In this article we will discuss about the independent input and dependent variables used in Production System.
It is selected to meet the functional design criteria. While some metals like cast iron, aluminium machine easily; others like stainless steel, titanium are difficult to machine.
The size and shape of workpiece is decided by previous casting/forging/forming process. This variable directly influences the machining process selected.
Selection of specific machining process required to convert the raw material into a finished product is based on the geometry of the part, required finish and tolerances, and the quantity of the product to be made.
Type of Machining Process:
Machining processes can be grouped into three broad categories:
(i) Chip formation processes (turning, shaping, milling, broaching, sawing).
(ii) Abrasive machining (chips are formed by very small cutting edges that are integral parts of abrasive particles).
(iii) Non-traditional machining processes. These do not produce chips or a lay pattern in the surface and involve new energy modes. In these processes, heat build up and distortion is less, holding forces are low, and are suited for very hard and delicate parts.
These may include high speed steel, ceramics and carbides, and coated tools.
HSS is used as general purpose tool material. Carbides and ceramics are used for high cutting speeds. Retention of hardness at elevated temperatures as well as long tool life are desirable characteristics of cutting tools.
For every machining operation, it is necessary to select optimum cutting speed, feed, and depth of cut. The selection of cutting parameters also depends on total amount of material to be removed, workpiece and tool materials, machining process, etc.
Tool angles are selected to accomplish specific machining functions. Generally large rake and clearance angles are preferred (on HSS). For carbides and other hard materials, small tool angles are selected to avoid tensile failure and brittle fracture of tool material.
Work Holding Devices:
These may comprise of vises, jigs and fixtures etc. These are the key to precision manufacturing because work-pieces are held in specific position with respect to tools by clamping in work holding devices.
The selection of right cutting fluid for a particular combination of work material and tool material is very important. Cutting fluids cool the workpiece and tools, reduce friction by means of lubrication, carry the chips away from cutting zone, help improve the surface finish, and provide surface protection to workpiece.
These are determined by the process based on the prior selection of the input or independent variables.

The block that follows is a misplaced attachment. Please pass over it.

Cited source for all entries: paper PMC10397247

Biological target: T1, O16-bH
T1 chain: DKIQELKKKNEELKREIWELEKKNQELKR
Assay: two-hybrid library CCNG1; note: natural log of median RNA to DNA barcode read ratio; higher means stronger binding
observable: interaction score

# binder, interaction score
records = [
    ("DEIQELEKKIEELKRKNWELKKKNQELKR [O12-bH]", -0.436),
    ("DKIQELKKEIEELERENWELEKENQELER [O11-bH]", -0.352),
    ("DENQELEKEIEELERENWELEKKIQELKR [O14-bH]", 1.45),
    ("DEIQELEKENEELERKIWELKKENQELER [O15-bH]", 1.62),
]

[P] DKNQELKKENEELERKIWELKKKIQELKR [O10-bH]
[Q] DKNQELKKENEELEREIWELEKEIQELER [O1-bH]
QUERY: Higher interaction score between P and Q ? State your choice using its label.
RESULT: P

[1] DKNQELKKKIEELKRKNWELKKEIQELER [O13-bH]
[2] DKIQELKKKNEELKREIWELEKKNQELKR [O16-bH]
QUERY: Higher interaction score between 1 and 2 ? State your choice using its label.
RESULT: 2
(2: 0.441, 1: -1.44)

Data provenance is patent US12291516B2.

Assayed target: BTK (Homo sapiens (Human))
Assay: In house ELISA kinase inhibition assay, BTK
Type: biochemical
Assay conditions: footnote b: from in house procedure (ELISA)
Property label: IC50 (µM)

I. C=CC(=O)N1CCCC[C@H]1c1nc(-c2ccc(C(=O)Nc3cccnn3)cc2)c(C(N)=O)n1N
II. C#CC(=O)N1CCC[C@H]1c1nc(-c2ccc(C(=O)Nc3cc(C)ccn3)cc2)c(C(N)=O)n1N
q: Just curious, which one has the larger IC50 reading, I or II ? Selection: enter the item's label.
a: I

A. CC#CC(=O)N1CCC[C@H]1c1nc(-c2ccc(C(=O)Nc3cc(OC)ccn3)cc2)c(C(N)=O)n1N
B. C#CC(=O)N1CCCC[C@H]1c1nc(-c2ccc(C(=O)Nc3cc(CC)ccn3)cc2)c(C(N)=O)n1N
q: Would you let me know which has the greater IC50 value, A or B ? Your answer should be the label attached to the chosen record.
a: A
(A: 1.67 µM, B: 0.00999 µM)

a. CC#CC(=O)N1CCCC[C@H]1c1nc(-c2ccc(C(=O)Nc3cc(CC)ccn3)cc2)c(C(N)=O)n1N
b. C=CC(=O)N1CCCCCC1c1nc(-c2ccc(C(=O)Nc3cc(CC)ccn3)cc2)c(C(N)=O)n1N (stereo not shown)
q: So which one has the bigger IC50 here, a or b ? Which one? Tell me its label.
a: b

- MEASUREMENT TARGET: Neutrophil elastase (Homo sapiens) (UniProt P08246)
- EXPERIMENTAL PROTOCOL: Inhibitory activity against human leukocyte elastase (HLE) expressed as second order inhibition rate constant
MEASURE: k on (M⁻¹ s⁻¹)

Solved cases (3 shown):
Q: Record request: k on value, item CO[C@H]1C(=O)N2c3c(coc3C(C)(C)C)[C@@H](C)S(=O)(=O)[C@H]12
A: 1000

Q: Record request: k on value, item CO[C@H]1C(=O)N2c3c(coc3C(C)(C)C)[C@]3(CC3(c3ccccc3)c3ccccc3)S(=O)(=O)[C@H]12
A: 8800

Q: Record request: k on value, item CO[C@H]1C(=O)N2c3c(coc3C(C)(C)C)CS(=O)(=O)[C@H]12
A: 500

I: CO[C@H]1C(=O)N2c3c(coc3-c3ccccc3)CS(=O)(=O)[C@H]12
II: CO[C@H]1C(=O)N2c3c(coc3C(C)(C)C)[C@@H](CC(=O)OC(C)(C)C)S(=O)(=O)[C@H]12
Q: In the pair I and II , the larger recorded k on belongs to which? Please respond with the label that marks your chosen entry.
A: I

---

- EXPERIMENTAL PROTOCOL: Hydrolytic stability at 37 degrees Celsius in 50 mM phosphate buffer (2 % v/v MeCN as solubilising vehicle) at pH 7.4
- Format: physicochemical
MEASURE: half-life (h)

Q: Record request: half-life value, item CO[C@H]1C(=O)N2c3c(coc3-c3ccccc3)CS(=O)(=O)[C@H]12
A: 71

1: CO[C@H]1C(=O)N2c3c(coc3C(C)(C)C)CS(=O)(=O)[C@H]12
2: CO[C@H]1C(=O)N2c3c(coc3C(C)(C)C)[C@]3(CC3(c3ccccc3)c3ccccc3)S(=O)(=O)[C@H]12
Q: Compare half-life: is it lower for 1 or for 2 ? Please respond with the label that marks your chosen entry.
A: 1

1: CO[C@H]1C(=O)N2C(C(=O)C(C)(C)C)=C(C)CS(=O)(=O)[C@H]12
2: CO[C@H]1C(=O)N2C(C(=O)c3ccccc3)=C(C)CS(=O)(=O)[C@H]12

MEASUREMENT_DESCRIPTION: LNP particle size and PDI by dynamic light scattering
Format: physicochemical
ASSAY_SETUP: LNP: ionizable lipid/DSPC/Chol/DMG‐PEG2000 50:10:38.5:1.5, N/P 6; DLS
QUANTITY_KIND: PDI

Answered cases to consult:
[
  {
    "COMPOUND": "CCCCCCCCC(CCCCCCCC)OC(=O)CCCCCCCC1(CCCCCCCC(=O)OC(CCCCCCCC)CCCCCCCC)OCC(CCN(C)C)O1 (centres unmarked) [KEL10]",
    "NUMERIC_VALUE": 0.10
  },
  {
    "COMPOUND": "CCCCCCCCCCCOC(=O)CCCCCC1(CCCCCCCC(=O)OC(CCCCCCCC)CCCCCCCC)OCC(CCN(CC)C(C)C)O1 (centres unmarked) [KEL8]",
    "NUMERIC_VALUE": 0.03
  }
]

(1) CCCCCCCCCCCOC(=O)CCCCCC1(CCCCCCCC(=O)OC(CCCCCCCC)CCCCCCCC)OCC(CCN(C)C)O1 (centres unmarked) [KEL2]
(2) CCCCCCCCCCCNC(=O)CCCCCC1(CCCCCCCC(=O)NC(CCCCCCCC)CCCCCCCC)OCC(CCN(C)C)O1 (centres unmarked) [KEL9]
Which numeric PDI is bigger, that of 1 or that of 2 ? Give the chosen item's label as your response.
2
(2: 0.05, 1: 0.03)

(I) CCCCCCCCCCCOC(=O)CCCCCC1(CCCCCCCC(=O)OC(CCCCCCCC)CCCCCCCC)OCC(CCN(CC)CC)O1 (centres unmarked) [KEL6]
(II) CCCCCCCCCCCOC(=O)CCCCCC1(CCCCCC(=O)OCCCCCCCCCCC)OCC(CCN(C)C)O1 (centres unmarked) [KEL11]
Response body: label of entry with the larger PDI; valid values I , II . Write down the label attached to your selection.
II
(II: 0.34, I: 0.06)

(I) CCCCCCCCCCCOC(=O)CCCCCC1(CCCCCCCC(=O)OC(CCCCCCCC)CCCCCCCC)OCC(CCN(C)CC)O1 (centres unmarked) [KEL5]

Some of these are:
i. Cutting Force and Power:
Every machining operation generates cutting forces and requires power. A change in speed/feed/depth of cut/cutting fluids alters the forces. The forces influence the deflection of tools/workpieces/workholders which may affect part size. Forces also play a role in vibration and chatter. Manufacturing engineer has no control over force, but can predict them and specify the equipment accordingly.
ii. Size and Geometry of Part:
The residual stresses left in parts deserve attention as these can result in wrong sizing, failure from fatigue, and cause corrosion. The input levels have to be selected so that the part product is within prescribed tolerances.
iii. Surface Finish:
It is a function of tool geometry, tool material, workpiece material, machining process, speed, feed, depth of cut, and cutting fluid.
iv. Tool Wear and Tool Failure:
The plastic deformation and friction inherent in machining generate considerable heat, which raises the temperature of tool and lowers wear resistance. To control these, engineer can select slow speeds which produce less heat and lower wear rates. For high metal removal, depth of cut can be increased.
Relations between Input Variables and Process Behaviour:
Machining is a unique plastic deformation process in that it is constrained only by the cutting tool and operates at very large strains and very high strain rates. The tremendous variety of input variables results in an almost infinite number of different machining combinations and thus process of understanding the connection between input variables and process behaviour becomes complex. For understanding of these relations a production engineer is guided by experience, experiments, and theories.
Knowledge is basically gained by trial and error, with successful combinations transferred to other ‘similar’ situations.
Machining experiments are usually expensive, time consuming, and difficult to carry out. However, some tool life equations have been empirically developed by keeping all input variables except speed as constant. There have been many attempts to build mathematical models of the metal cutting process.